In these mealy-mouthed, politically correct days, the word ‘bastard’ packs a more powerful punch than one might suppose – as I discovered not so long ago during a kiddies’ chat show on regional television presided over by a green animatronic Martian (don’t ask). Invited to explain the euphemisms employed in obituaries, I said that ‘he did not suffer fools gladly’ translated as ‘he was a complete bastard’. Shock, horror. The recording was stopped, and high-level conferences held as to whether such an ‘emotive’ word could be transmitted.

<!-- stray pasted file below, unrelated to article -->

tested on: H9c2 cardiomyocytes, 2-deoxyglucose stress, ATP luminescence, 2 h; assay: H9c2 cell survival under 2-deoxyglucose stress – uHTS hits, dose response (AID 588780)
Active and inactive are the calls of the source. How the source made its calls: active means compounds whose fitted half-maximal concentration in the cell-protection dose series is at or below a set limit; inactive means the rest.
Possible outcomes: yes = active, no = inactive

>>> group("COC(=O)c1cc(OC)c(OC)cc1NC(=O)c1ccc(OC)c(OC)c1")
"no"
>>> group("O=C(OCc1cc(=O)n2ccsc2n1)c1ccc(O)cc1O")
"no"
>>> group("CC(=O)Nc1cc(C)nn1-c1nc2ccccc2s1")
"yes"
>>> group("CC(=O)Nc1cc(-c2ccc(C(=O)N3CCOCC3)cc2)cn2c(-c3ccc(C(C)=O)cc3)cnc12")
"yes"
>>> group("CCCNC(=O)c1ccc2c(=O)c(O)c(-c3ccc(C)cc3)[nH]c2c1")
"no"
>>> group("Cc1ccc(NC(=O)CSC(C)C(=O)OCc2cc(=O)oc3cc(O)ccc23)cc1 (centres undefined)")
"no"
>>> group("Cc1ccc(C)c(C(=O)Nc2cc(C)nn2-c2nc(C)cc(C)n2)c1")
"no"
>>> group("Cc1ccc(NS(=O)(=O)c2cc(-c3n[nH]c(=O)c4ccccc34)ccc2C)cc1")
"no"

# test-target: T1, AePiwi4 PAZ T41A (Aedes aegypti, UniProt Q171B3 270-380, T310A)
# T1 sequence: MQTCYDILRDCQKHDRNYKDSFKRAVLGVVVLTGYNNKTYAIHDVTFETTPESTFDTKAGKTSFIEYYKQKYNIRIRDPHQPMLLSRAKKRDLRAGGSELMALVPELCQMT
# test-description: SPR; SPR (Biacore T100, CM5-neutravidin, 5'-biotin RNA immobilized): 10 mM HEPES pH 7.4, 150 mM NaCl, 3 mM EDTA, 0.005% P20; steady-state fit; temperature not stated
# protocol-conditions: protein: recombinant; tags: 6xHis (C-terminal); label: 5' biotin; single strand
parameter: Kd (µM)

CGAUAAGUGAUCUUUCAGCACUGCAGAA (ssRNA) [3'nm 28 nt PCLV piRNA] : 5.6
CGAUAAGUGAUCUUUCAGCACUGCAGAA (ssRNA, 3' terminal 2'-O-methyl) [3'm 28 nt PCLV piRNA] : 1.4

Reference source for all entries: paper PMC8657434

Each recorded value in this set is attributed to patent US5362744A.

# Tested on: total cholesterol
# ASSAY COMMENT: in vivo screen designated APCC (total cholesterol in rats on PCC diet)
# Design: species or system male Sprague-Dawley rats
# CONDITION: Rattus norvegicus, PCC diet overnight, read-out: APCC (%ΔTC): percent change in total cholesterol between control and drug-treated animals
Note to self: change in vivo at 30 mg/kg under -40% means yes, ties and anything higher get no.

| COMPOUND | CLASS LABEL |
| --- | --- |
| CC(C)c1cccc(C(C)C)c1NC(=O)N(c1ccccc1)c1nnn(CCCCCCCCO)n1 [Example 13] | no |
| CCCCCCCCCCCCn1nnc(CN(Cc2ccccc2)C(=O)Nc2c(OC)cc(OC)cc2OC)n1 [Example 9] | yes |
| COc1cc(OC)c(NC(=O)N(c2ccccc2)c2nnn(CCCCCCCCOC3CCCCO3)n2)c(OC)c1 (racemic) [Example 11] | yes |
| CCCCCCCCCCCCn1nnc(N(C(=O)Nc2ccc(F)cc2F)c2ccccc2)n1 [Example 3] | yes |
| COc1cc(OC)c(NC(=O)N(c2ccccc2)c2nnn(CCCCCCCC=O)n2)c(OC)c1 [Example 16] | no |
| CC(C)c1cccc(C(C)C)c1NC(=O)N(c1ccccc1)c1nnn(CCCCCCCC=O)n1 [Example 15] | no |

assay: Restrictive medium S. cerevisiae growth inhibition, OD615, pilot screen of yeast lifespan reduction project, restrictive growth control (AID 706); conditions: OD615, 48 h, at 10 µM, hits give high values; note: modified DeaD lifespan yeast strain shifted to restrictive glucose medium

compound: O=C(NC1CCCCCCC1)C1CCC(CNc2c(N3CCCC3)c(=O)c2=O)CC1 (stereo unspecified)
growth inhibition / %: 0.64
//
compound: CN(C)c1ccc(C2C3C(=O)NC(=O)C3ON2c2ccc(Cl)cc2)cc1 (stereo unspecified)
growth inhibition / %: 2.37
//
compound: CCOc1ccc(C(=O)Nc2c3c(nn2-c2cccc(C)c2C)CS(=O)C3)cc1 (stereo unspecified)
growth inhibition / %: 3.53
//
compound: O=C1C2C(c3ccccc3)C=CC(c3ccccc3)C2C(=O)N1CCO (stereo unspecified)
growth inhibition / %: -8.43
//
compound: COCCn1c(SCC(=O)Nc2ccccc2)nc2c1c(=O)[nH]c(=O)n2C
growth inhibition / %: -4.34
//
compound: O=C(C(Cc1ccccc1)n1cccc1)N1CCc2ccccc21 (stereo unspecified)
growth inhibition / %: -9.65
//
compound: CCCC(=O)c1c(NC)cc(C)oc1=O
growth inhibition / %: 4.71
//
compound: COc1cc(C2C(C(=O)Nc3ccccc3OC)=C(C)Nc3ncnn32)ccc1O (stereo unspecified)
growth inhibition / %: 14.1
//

Similarly, as Peter Beauclerk-Dewar says in his introduction to this entertaining and instructive round-up of ‘right royal bastards’, the title of the book caused shock waves amid the Royal Archives’ machinery. The security scanning system at Windsor rejected the authors’ e-mail attachment of the text ‘because it violates our acceptable-use